This blog sometimes documents my efforts to re-create Philippine/American cuisine in a foreign country.
I also sometimes think about what if I were back in the Philippines? What German dishes would I try to re-create? My answers to that question are a) Rotkraut, or stewed red cabbage, b) Klose, or potato dumplings, c) Braten, or pot roast, and the only one I haven’t made from scratch is d) Thüringer Bratwurst.
Thüringer Bratwurst (although the literal translation is fried sausage, Bratwurst is actually grilled over hot coals) is a way of life in Thuringia. It is a geographically-protected product, so any bratwurst made outside of Thuringia would be Thuringian-style. It is normally eaten in a bun, smothered with tart mustard. Ketchup is fine, but purists will wrinkle their noses at the sight.
Thuringians literally eat that stuff up, especially in the summer, when everybody and their mom goes on a picnic outdoors. I estimate I eat one or two a week between May and September.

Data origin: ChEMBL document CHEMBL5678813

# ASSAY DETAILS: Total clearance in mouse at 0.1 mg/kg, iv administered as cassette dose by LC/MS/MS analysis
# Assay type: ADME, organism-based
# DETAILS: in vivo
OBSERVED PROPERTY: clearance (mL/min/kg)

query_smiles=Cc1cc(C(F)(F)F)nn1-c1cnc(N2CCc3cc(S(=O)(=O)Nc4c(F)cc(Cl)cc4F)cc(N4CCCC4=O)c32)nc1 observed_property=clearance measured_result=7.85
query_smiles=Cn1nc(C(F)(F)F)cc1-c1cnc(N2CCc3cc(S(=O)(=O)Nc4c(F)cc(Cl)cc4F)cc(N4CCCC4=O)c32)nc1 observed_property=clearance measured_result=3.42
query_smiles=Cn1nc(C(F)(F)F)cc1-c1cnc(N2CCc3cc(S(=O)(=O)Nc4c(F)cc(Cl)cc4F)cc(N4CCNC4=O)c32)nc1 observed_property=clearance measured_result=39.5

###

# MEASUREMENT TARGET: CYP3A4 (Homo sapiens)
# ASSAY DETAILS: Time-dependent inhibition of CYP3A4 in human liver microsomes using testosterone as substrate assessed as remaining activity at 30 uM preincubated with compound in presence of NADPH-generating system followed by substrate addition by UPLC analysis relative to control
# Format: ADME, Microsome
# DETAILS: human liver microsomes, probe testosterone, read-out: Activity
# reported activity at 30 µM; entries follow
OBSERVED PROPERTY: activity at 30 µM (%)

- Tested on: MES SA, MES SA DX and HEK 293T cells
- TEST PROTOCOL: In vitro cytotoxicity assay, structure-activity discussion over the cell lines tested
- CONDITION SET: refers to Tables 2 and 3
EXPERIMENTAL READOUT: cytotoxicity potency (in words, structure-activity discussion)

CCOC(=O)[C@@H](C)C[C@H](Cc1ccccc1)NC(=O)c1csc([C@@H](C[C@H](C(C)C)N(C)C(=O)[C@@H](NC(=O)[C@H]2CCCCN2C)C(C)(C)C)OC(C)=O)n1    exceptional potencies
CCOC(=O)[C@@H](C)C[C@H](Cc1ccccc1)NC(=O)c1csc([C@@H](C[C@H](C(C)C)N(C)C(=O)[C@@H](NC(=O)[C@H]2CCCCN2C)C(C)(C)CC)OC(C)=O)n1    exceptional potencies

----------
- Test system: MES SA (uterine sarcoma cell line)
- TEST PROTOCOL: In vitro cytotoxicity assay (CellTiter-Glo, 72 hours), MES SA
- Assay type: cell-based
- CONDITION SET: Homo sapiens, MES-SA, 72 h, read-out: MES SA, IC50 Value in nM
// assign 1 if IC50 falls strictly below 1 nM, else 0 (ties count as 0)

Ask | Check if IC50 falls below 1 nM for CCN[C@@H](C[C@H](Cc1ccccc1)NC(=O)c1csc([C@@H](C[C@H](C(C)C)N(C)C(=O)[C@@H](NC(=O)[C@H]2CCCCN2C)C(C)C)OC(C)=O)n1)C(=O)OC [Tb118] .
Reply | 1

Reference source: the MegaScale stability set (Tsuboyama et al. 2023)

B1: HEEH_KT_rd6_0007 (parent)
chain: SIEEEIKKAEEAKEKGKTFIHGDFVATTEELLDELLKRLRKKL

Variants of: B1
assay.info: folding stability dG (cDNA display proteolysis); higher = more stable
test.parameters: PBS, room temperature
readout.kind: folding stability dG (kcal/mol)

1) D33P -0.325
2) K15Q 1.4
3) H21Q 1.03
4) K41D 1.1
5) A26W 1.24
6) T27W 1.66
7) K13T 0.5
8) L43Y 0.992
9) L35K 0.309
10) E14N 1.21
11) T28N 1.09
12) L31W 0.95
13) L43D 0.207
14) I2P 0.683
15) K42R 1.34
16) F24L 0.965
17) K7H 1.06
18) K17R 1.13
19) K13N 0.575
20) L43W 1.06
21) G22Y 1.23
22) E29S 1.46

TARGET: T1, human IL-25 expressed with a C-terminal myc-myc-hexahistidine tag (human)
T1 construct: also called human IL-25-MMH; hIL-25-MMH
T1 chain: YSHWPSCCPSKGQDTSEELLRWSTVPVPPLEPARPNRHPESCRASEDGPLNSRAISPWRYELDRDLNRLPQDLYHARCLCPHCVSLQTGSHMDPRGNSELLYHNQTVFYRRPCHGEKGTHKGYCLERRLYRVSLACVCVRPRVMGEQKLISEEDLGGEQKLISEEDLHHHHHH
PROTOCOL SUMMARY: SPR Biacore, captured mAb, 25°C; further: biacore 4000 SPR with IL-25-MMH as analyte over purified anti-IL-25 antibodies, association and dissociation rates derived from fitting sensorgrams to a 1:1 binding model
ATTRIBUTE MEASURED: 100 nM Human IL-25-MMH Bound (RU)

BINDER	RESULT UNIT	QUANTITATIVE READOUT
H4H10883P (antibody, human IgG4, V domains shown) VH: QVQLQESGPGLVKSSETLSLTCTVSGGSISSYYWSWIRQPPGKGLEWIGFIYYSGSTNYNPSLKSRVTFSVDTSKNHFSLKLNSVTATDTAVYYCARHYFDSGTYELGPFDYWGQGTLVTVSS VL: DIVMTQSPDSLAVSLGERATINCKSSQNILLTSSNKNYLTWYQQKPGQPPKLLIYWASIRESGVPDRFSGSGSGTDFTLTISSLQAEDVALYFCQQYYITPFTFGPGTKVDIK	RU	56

There is a museum dedicated to the Bratwurst, and today we braved the cold (-4°C in the sun!) to go to the annual Thuringian Bratwurst festival. It is a hokey, small-town festival not unlike the fairs in the US, with the “Bratwurst King and Queen” opening the ceremonies. My friend Tanya was there as a chef with the “Friends of the Thüringer Bratwurst Club,” and she committed sacrilege by not putting casing over the Bratwurst, and adding plums soaked in Thuringian Aromatique bitter and bacon. Only a foreigner would be adventurous enough to toy with tradition, and it was surprisingly good! The sweet plum contrasted nicely with the salty bacon and smoke-flavored Bratwurst.
If there is one thing that is a must-eat here in Thuringia, it would be the Bratwurst.